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In vim, how do I get a file to open at the same line number I closed it at last time?

How do you make Vim take you back where you were when you last edited a file?

My work computer has this feature, but not my home computer! How do you set Vim to remember in which part of a file you were when you last edited it?

EDIT: just to be more precise, I want this behavior when opening a new file, or on startup.

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marked as duplicate by kprobst, bitmask, Conner, Tim, Donal Fellows Aug 19 '12 at 6:08

This question has been asked before and already has an answer. If those answers do not fully address your question, please ask a new question.

    
You can set marks at various points in a file using m<letter> and return to that mark using `<same letter>, but those won't persist across, say restarts of the app or closing/opening the file (I don't think). –  inkedmn Nov 5 '09 at 18:22

6 Answers 6

This is done with the viminfo file. It should be sufficient simply to enable this feature (and ensure that the file is writable). I use:

set viminfo='25,\"50,n~/.viminfo

...which stores viminfo data into ~/.viminfo. You can read about the other customization options here.

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I do have a viminfo file, filled with all kinds of stuff. It just doesn't seem to work. –  static_rtti Nov 5 '09 at 18:40

First, check that your .vimrc file is writable.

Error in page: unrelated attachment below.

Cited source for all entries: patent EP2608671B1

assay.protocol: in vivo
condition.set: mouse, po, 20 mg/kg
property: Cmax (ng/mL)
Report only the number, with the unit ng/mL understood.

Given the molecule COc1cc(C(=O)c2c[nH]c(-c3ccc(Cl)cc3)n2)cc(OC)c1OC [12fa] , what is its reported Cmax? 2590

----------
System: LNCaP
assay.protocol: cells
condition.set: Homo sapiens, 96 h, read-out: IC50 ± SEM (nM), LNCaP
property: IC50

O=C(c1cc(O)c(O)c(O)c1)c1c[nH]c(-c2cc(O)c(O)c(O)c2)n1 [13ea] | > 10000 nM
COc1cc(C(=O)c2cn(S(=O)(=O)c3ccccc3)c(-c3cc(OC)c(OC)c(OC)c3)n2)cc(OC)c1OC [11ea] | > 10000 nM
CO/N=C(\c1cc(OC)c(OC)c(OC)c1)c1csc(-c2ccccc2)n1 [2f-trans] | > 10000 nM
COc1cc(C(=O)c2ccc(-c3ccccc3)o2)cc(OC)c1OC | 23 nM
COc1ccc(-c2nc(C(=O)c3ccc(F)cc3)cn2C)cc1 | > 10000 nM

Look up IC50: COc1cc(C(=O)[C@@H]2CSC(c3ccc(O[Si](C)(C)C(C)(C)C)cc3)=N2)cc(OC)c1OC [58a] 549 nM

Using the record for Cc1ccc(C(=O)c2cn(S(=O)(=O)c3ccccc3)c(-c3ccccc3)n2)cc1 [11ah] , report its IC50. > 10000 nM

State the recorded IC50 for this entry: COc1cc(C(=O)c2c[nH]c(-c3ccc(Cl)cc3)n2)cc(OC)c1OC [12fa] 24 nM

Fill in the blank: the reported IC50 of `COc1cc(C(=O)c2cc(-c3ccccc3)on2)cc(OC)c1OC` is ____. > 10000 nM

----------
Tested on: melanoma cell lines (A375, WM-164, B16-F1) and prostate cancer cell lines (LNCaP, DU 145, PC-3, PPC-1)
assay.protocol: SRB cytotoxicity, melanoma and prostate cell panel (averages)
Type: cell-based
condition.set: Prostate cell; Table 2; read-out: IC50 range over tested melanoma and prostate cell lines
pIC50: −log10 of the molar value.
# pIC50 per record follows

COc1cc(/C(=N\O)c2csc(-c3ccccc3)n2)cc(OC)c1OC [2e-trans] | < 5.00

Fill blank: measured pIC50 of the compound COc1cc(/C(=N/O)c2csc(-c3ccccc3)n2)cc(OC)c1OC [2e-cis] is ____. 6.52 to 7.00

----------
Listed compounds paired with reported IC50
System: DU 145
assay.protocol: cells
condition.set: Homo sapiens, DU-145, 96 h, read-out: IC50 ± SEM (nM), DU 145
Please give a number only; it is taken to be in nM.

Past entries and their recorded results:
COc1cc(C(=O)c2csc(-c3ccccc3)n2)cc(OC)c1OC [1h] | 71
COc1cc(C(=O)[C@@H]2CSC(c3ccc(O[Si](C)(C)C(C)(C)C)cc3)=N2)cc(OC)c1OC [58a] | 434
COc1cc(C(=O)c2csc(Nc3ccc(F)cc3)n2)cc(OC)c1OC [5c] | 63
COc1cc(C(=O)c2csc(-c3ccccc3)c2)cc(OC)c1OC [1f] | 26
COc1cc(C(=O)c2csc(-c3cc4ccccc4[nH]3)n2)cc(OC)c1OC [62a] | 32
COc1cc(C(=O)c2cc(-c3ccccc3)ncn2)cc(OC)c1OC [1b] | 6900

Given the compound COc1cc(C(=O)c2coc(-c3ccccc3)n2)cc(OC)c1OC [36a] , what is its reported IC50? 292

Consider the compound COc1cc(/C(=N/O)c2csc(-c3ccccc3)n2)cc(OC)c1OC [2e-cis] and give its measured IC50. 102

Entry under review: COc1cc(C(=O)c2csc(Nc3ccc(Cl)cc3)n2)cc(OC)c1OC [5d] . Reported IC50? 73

If that isn't sufficient, add this to your .vimrc:

if has("autocmd")
    autocmd BufReadPost *
    \ if line("\'") > 0 && line("\'") <= line("$") |
        \ exe "normal g`" |
    \ endif
endif
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could you please post in "code"? Stack overflow seems to be doing weird character substitutions... –  static_rtti Nov 5 '09 at 18:33
    
This solution won't work anyway. See my response. –  Ether Nov 5 '09 at 18:40

'0 // (single quote followed by zero) take you to place you last edited

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If you can tell me how to execute this automatically each time a buffer is open, you get the best answer :) –  static_rtti Nov 5 '09 at 19:40
    
put it as the last line in your .vimrc file –  evan Oct 25 '11 at 19:03

I have this in my .vimrc and it works:

" go to the position I was when last editing the file
au BufReadPost * if line("'\"") > 0 && line("'\"") <= line("$") | exe "normal g'\"" | endif
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it works for me. –  A-letubby Mar 28 at 14:01

This is a dirty solution.

Whenever you are done editing a file and you are going to quit, just mark that place using m<letter>. Now you create a session file for this using mks!. Next time you open this file, just do `<letter> to reach that place.

You can have different letters to reach different places in the file. e.g. e for the place you were last editing or f function definition you were last working on etcetera. It depends upon your taste.

One thing bad about this solution is that mks! will create a Session.vim file in the current directory.

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See also the Vim Wikia article on Restore Cursor to File Position in Previous Editing Session. It looks like it lists a couple of the solutions already listed here, in addition to one larger script that specifically stores the last position for the last 10 files you've edited; you can change that value to suit your needs.

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